Best Treatment for Decubitus Ulcers

Page content

What is a Decubitus Ulcer?

Decubitus ulcer, pressure ulcer, pressure sore and bedsore are terms that are often used interchangeably even though they are medically different conditions. Decubitus ulcers are simply damaged skin, usually over bony areas, that result from lack of blood flow to the area because of a person staying in one position for too long. These pressure ulcers are more common with older people and occur mainly to people who are bedridden or have to stay in a wheelchair for a long period of time.

Decubitus Ulcers Can Be Deadly

Decubitus ulcers can be life threatening if left untreated, and are the primary cause of death in 7 to 8 percent of all patients that are paralyzed. Investigations have determined that one-third of the patients hospitalized that have pressure ulcers die while they are hospitalized. Of those patients that develop a decubitus ulcer in the hospital, more than one-half will die within the next 12 months. Usually patients die because of their primary illness, but the ulcer might be a factor in some cases.

Treatment Overview

If medical management of the decubitus ulcer is complete and meticulous, most ulcers can be treated and healed without the intervention of a surgeon. However, treating decubitus ulcers is demanding, and it is much easier to prevent the ulcer rather than having to treat it. Since skin and other tissues have been harmed or broken down, the healing is not ideal.

The severity of decubitus ulcers is measured in four stages. Most stage I and stage II decubitus ulcers will heal on their own within a couple of weeks with conventional methods. However, stage III and stage IV ulcers will probably not heal without special treatment and possible surgery.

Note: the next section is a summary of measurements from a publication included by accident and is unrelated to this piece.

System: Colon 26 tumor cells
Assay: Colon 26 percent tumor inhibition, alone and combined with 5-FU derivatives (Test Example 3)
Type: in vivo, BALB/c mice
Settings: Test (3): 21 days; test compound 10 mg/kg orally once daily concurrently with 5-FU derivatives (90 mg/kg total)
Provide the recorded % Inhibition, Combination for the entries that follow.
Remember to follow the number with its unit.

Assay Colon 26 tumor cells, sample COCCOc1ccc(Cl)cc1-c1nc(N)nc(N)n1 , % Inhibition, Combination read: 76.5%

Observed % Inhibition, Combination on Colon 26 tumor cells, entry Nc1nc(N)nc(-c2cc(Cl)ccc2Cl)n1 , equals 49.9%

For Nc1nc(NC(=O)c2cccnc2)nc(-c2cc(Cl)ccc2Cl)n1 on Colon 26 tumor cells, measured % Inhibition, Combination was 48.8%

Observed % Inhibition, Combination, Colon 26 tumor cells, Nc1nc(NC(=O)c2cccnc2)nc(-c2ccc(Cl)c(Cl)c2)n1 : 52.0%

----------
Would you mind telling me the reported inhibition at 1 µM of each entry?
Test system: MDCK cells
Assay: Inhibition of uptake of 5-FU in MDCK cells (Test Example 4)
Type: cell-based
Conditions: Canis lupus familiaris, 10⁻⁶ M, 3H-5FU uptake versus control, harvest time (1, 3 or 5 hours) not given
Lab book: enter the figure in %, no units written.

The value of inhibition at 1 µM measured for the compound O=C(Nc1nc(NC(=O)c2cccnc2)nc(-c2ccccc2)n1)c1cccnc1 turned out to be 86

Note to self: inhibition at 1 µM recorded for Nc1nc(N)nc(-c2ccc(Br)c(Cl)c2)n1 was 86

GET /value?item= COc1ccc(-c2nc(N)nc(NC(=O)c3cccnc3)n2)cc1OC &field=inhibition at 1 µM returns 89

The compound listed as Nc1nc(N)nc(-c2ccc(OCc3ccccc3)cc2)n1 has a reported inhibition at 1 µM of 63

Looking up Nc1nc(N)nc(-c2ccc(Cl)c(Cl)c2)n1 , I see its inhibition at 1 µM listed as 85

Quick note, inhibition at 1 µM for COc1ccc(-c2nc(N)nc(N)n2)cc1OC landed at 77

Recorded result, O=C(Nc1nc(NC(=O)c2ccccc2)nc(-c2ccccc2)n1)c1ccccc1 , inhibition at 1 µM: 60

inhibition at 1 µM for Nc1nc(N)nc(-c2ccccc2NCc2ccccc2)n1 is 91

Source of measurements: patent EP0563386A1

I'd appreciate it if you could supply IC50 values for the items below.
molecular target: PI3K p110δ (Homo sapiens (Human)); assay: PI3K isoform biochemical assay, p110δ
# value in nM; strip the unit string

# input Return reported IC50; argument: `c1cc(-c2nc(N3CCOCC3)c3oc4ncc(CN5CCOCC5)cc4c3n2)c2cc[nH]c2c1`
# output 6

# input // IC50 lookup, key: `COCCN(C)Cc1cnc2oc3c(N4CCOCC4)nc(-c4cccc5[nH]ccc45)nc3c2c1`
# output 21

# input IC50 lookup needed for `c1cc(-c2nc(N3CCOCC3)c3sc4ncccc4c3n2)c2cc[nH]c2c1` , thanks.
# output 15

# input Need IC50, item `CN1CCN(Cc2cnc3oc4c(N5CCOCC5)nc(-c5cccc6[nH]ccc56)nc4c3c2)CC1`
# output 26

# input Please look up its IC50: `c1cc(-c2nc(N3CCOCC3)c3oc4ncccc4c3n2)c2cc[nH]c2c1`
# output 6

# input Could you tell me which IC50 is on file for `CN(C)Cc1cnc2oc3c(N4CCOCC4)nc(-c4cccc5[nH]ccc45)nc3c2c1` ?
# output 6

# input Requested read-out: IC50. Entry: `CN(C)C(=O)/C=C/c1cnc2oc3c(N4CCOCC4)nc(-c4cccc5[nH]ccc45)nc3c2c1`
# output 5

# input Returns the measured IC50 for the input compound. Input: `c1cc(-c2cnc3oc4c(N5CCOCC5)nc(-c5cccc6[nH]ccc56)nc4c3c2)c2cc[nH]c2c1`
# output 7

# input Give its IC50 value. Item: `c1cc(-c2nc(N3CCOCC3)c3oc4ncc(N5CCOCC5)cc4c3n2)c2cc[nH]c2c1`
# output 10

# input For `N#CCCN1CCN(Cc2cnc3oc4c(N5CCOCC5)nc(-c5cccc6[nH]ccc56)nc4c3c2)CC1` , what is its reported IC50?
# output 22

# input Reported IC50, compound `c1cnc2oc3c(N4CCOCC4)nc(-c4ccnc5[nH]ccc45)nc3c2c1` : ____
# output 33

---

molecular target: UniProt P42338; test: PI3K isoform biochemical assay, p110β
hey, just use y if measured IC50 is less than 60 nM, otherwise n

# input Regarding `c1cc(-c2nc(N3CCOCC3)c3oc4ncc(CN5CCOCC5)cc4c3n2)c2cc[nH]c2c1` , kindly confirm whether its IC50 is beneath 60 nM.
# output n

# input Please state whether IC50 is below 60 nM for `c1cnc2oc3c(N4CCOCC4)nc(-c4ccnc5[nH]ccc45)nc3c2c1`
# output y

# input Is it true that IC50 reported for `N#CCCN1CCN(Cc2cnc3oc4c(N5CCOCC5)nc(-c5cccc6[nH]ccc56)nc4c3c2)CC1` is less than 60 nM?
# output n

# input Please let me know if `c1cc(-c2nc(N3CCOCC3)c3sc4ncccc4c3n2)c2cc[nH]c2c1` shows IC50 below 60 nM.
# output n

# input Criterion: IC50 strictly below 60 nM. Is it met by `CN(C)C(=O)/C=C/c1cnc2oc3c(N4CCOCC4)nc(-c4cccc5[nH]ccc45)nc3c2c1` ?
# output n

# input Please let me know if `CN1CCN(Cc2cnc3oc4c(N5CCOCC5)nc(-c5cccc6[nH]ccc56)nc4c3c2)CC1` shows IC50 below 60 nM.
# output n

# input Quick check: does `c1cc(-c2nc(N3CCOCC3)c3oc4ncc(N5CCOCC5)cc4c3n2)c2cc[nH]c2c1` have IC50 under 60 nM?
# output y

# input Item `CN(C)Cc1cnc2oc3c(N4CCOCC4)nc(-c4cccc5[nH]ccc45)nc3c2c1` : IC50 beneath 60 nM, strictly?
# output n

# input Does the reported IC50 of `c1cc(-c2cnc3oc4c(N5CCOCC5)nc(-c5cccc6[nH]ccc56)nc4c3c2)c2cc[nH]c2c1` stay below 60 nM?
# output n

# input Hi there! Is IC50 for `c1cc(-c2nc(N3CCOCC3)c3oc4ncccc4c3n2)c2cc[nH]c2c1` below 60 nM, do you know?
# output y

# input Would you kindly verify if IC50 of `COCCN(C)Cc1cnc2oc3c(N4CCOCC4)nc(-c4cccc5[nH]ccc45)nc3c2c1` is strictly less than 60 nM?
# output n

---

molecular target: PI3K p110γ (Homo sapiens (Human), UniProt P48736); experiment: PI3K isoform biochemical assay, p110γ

Pressure Reduction

The best treatment for decubitus ulcers is to change the position of the patient regularly and not let them stay in one position for too long. If the patient can move themselves, they need to change position every ten minutes. If they cannot do it themselves, a caregiver needs to reposition the patient every two hours even if they are utilizing a specialty bed or surface. If a patient receives an ulcer by sitting too long, the patient should be put on bed rest and repositioned frequently. There are many pressure reduction devices that can aid the patient in keeping pressure off of the decubitus ulcer.

Hygiene and Wound Dressings

Practice good hygiene. For stage I ulcers, wash the area with water and mild soap, rinse well and pat the area dry gently and carefully. Do not rub forcefully on the area directly over the wound. Usually Stage I decubitus ulcers will not need to be covered.

For Stage II and III ulcers, use saline solution to clean the wound and dry it carefully. Apply either gauze dampened with saline, a hydrocolloid dressing (for example DuoDerm), or a thin foam dressing such as Allevyn. The latter two dressings can be left on until they loosen or wrinkle for up to five days. If gauze is being used, the dressing should be changed twice each day and should stay damp between the times the dressing is changed. Always check to see if the ulcer is healing every time you change the dressing.

The best treatment for decubitus ulcers that are stage IV is to consult a physician for instructions. Many times these types of wounds require surgery and dressings for this kind of ulcer should be applied by a professional. A surgery called debridement is utilized to remove all dead tissue so that the wound will not become infected. Some minor debridement can be done at the bedside but larger areas need to be done in the operating room. The physician will medicate the patient because this is usually a painful procedure.


Collison, M. D. (2008, October). Pressure Sores. Retrieved December 8, 2010, from

Kirman MD, C. (2010, July 29). Pressure Ulcers, Nonsurgical Treatment and Principles. Retrieved December 8, 2010, from

Mayo Clinic Staff. (2009, March 31). Bedsores (Pressure Sores). Retrieved December 8, 2010, from

Taking Care of Pressure Sores . (n.d.). Retrieved December 8, 2010, from Northwest Regional Spinal Cord Injury System: